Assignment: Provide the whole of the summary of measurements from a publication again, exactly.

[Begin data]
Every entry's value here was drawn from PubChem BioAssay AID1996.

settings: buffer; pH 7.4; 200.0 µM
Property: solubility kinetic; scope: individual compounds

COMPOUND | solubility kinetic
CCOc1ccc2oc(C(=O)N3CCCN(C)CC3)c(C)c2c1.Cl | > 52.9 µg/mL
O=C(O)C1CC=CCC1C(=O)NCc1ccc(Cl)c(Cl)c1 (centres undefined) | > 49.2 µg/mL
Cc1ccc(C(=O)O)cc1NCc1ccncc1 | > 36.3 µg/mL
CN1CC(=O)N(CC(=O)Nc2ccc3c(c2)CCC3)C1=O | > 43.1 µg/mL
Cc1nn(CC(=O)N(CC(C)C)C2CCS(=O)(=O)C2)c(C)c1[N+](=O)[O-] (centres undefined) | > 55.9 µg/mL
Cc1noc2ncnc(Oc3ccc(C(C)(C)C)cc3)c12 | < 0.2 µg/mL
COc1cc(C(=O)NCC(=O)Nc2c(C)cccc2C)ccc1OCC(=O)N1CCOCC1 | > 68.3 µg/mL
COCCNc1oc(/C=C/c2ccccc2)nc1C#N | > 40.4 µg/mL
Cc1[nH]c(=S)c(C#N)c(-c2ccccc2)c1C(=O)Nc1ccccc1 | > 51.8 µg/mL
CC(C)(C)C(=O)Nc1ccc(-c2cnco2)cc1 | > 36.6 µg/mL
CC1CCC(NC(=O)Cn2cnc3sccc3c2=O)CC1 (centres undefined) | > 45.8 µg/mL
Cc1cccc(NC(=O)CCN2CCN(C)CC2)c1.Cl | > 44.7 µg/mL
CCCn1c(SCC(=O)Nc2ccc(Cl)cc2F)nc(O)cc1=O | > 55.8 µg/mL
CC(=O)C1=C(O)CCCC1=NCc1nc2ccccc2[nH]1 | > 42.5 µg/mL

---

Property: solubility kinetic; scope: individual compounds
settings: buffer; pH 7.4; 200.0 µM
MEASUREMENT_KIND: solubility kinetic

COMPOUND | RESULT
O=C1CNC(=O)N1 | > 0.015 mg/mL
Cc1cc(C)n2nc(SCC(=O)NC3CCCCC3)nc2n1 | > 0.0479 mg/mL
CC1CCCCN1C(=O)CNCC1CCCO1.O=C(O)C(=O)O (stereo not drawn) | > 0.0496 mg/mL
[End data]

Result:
Every entry's value here was drawn from PubChem BioAssay AID1996.

settings: buffer; pH 7.4; 200.0 µM
Property: solubility kinetic; scope: individual compounds

COMPOUND | solubility kinetic
CCOc1ccc2oc(C(=O)N3CCCN(C)CC3)c(C)c2c1.Cl | > 52.9 µg/mL
O=C(O)C1CC=CCC1C(=O)NCc1ccc(Cl)c(Cl)c1 (centres undefined) | > 49.2 µg/mL
Cc1ccc(C(=O)O)cc1NCc1ccncc1 | > 36.3 µg/mL
CN1CC(=O)N(CC(=O)Nc2ccc3c(c2)CCC3)C1=O | > 43.1 µg/mL
Cc1nn(CC(=O)N(CC(C)C)C2CCS(=O)(=O)C2)c(C)c1[N+](=O)[O-] (centres undefined) | > 55.9 µg/mL
Cc1noc2ncnc(Oc3ccc(C(C)(C)C)cc3)c12 | < 0.2 µg/mL
COc1cc(C(=O)NCC(=O)Nc2c(C)cccc2C)ccc1OCC(=O)N1CCOCC1 | > 68.3 µg/mL
COCCNc1oc(/C=C/c2ccccc2)nc1C#N | > 40.4 µg/mL
Cc1[nH]c(=S)c(C#N)c(-c2ccccc2)c1C(=O)Nc1ccccc1 | > 51.8 µg/mL
CC(C)(C)C(=O)Nc1ccc(-c2cnco2)cc1 | > 36.6 µg/mL
CC1CCC(NC(=O)Cn2cnc3sccc3c2=O)CC1 (centres undefined) | > 45.8 µg/mL
Cc1cccc(NC(=O)CCN2CCN(C)CC2)c1.Cl | > 44.7 µg/mL
CCCn1c(SCC(=O)Nc2ccc(Cl)cc2F)nc(O)cc1=O | > 55.8 µg/mL
CC(=O)C1=C(O)CCCC1=NCc1nc2ccccc2[nH]1 | > 42.5 µg/mL

---

Property: solubility kinetic; scope: individual compounds
settings: buffer; pH 7.4; 200.0 µM
MEASUREMENT_KIND: solubility kinetic

COMPOUND | RESULT
O=C1CNC(=O)N1 | > 0.015 mg/mL
Cc1cc(C)n2nc(SCC(=O)NC3CCCCC3)nc2n1 | > 0.0479 mg/mL
CC1CCCCN1C(=O)CNCC1CCCO1.O=C(O)C(=O)O (stereo not drawn) | > 0.0496 mg/mL